Everything that happened when Milo Yiannopoulos came to Oregon last night

The ‘Dangerous Faggot’ speaker was more comedy than Trigger Warning

Campus was buzzing last night when Milo Yiannopoulos stopped to speak to Eugene residents on his Dangerous Faggot tour.

The event was put on by Oregon’s chapter of Young Americans for Liberty Club.  The University of Oregon was prepared for the backlash that the British journalist has been notorious for triggering, but instead the atmosphere was surprisingly receptive – despite his controversial views on feminism, immigration and gun culture .

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‘Trigger warning’ signs were posted outside the event in anticipation of sensitive material

One attendee commented that the room appeared to be filled with conservatives instead of traditional left-wing liberals that Eugene tends to be known for.

“I was surprised that there was such a high concentration of conservatives compared to those so-called ‘lunatic liberals’. Frankly, I was expecting a lot worse,” said Oregon student Duncan Campbell.

The British journalist had the crowd laughing from the beginning with his charm, and consequently set the tone for the rest of the evening.

“I happen to overcome my natural shyness,” Yiannopoulos laughed.

Milo Yiannopoulos at Oregon before giving his tour

The British journalist entertained a full audience with his charm and uncensored opinions

“Feminists can barely tie their shoe laces”

“The problem is that feminism has left the realm of reason behind and it has become about grievance and victimhood and feelings, ignoring facts, reason logic and everything. The second is an assault on a more fundamental freedom, the freedom on which this country is built and it’s is Freedom of Speech. The freedom to do whatever you want,” Yiannopoulos said.

He later said: “Feminists can barely tie their shoe laces let alone load a chamber”.

“I think every teacher should have a gun in their drawer”

After a near-standing ovation following his response to feminism, another student asked about his stance on guns on campus.

“I’m a very firm believer in the second amendment. I think more guns the better in general. Here’s the thing, if you were to design the perfect society there would be a lot of things you wouldn’t come up with, like the monarchy in Britain is one of them. But guess what – it works better than anything else.

“If you were to design a perfect society, you might consider not giving the population guns. I want to protect people and I want people to protect themselves. I think every teacher should have a gun in their drawer, I think every lecturer should have a gun behind their podium, I think every student should have the right to carry if they please,” he explained.

“I don’t want Muslims in the country”

His stance on Muslims was similarly controversial.

“I don’t want Muslims in the country. You have two kinds of Muslims in the country. One you have nice the nice middle-class who are never going to blow themselves up in an airplane or in a public space, and the other kind of people you have in this country are terrorists, people who are here to commit terrible crimes.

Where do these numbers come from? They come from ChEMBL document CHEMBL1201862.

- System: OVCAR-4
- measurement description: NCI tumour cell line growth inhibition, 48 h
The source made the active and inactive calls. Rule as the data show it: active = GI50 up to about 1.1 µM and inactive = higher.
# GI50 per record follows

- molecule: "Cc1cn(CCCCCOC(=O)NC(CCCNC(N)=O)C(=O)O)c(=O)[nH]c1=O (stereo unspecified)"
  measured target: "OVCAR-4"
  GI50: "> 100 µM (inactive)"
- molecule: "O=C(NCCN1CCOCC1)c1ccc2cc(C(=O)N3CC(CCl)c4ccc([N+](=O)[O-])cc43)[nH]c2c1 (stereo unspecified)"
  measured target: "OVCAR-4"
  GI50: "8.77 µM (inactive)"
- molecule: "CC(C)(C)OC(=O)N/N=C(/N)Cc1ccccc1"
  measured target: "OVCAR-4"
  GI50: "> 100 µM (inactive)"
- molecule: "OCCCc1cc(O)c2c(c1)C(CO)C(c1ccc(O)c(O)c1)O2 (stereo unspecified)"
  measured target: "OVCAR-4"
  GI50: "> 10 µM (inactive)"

“What you’ll hear even from conservative competition is to avoid xenophobia, which isn’t even a thing, so what’s ridiculous is that Islam isn’t a race it’s a set of ideas”.

“There is no rape culture”

He also touched on the idea rape culture, calling  it “not remotely plausible and obviously insane.”

“Saying you’re  a critic of rape culture is like saying you’re a critic of the tooth fairy, it’s meaningless because they don’t exist.

“There is rape on campuses but there is no rape culture. I don’t understand why we’re lying to young girls scaring them for no reason, by scaring them about college. Why? Because with the wide left’s definition of everything we are encouraged to believe – touching your leg constitutes sexual assault.”

A crowd at Milo Yiannopoulos speaking to Oregon University

Students lined up to give their perspective on issues given by Yiannopoulos

“What the fuck does cultural appropriation mean?”

After an hour of uninterrupted talks with the internet sensation, students lined up down the center aisle to ask him questions.

Compared to past tour stops at schools such as Rutgers and Emory where the crowd was very vocal, the Eugene crowd stayed silent while students absorbed his responses. One Oregon student even called Yiannopoulos’ talk “reasonable” and insightful even though Yiannopoulos made it clear that being reasonable is not his goal when answering questions.

“I fucked up. Reasonable? Jesus.”

Given the amount of conservative supporters in attendance, it was not a surprise that he was praised for his actions, especially by Trump supporters.

Overall, despite the controversial topics being addressed, the mood was light. The audience appeared to laugh along with a lot of Milo’s statements and were obviously charmed by his upbeat personality.

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